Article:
Two Liberal operatives, including a top aide to Premier Kathleen Wynne, told a Sudbury man he would get a job or appointment to a government commission as they tried to persuade him to give up his bid for the party nomination in a Feb. 5 by-election.
Andrew Olivier on Thursday released audio recordings of his conversations with Patricia Sorbara, Ms. Wynne's deputy chief of staff, and Liberal activist Gerry Lougheed. Ms. Sorbara and Mr. Lougheed tried to persuade Mr. Olivier last month to clear the way so Glenn Thibeault, then the federal NDP MP for Sudbury, could cross the floor and take the Liberal nomination unopposed.
Mr. Olivier, who is quadriplegic, frequently records conversations because he cannot take notes.
"The Premier wants to talk to you. We would like to present to you options in terms of appointments, jobs, whatever," Mr. Lougheed says to Mr. Olivier on the tape, after asking him to drop out in favour of Mr. Thibeault.
In a later phone call, Ms. Sorbara tells him: "Nobody wanted to say, 'Oh, here's your consolation prize.' But if you're open to those discussions, there are many people willing to have them."
The recordings add grist to a scandal overshadowing the Feb. 5 by-election. The Elections Act prohibits bribery, including inducing someone not to become a candidate by offering them "an office or employment." Both opposition parties have asked Elections Ontario to investigate.
The saga began when Mr. Olivier, a mortgage broker who ran for the Liberals in June's general election, signalled his interest last month in running as a Liberal again. Shortly after, he accused Mr. Lougheed and Ms. Sorbara of offering him a job. The Premier's office denied the allegation.
Then on Thursday Mr. Olivier, who is now running as an independent, posted the tapes online. He said Mr. Lougheed was the first to approach him, scheduling a face-to-face meeting at his office.
"I hate to sound kind of Machiavellian about it, but … at the end of the day, if you take the high road on this – what is your reward?" Mr. Lougheed says in the recording. "What do they say? 'Andrew Olivier took a bullet for us, so what do we give to Andrew Olivier?' And by the way, I've already raised that question."
Mr. Olivier tells Mr. Lougheed he will stay in the race. Shortly after, Mr. Olivier said, Ms. Wynne called him directly and he repeated his refusal to drop out. Then, he got a phone call from Ms. Sorbara.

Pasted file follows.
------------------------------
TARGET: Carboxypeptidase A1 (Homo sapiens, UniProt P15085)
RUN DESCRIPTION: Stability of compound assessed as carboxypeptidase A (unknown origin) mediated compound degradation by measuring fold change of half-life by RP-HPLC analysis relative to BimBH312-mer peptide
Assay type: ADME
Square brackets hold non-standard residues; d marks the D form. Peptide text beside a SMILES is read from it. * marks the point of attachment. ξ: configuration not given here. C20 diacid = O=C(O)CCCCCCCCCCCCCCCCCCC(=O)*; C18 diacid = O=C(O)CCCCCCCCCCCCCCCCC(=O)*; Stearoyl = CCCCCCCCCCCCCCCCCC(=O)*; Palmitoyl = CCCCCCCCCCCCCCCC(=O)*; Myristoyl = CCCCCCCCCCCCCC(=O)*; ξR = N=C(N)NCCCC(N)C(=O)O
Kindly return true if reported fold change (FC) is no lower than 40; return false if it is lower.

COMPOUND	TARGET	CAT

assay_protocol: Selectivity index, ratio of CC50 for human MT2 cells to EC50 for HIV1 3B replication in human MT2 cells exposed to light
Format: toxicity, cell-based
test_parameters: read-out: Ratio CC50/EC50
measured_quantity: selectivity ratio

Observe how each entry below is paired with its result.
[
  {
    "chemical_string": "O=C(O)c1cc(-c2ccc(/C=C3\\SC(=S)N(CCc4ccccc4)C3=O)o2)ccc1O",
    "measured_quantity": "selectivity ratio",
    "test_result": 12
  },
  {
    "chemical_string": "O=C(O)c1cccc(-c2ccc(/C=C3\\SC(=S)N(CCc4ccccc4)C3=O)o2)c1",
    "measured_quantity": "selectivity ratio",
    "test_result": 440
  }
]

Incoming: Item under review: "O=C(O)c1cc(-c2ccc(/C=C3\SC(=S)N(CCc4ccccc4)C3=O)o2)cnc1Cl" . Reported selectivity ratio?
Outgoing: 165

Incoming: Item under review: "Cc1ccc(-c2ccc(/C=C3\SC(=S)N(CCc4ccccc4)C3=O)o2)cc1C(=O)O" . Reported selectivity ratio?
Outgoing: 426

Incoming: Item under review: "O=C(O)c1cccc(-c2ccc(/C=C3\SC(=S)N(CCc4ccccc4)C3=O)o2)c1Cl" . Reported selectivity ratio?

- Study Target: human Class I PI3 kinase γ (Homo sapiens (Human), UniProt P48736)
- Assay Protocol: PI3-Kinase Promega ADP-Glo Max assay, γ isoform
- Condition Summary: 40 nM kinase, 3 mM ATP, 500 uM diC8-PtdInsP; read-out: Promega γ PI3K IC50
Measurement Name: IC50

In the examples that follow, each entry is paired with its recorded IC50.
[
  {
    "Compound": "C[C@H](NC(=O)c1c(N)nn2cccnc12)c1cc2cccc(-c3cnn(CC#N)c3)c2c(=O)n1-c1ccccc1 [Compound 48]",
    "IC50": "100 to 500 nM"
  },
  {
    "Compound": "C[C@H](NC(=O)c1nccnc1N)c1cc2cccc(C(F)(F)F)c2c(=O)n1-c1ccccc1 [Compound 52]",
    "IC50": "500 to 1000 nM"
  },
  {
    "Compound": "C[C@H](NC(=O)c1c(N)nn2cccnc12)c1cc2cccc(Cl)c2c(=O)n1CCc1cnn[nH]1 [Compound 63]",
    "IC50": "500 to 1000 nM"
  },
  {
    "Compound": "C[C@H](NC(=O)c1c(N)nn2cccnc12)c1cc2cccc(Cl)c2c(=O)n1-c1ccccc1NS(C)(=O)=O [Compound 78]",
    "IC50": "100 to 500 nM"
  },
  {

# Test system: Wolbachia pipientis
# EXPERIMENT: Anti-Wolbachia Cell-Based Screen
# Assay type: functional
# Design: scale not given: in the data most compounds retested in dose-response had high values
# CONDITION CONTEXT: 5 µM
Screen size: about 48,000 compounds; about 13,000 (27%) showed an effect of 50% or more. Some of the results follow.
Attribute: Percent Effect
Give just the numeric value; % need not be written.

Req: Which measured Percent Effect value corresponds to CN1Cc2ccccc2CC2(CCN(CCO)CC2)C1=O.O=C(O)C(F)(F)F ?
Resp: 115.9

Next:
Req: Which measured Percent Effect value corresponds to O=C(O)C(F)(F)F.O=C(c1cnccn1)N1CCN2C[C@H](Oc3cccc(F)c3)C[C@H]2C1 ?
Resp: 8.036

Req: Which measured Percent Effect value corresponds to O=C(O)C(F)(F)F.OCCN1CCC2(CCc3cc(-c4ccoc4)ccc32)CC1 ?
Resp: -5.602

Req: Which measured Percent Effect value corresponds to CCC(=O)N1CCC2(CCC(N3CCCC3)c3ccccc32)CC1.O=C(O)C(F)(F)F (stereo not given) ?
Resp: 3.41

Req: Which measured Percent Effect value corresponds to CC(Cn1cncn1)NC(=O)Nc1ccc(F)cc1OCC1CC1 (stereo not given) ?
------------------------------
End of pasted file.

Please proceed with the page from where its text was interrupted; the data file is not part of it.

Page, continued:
In the recording, Ms. Sorbara suggests several possible jobs for Mr. Olivier, including work in Mr. Thibeault's constituency office should he win the election, an appointment to a provincial disability panel or a post on the Liberal Party executive.
"We should have the broader discussion about what is it that you'd be most interested in doing and then decide what shape that could take," she says. "Whether it's a full-time or a part-time job at a constituency office, whether it is appointments to boards or commissions, whether it is also going on the executive."
If he quits the race for the good of the party, Ms. Sorbara says, it will help him down the road: "You're being asked to do a favour, I guess, to make the sacrifice this time. That also can go a long way in terms of opening up options."
On Thursday, Ms. Wynne's office continued to deny Mr. Olivier's allegations.
"The tape confirms what Pat Sorbara said publicly last month – that any suggestion that anything was offered in exchange for any action is false. Olivier had already been informed that he would not be the candidate. Pat Sorbara has been vindicated of the false allegations," Lyndsay Miller, a spokeswoman for the Premier, wrote in a statement. "Gerry Lougheed is not government or Liberal Party staff, he speaks for himself."
In a statement, Mr. Lougheed said: "At no time did I make promises to Andrew there would be a job or an appointment in it for him if he stepped aside."
The Sudbury by-election was triggered when rookie NDP MPP Joe Cimino abruptly resigned just five months into his term. The NDP has nominated Suzanne Shawbonquit; Paula Peroni is the Tory candidate.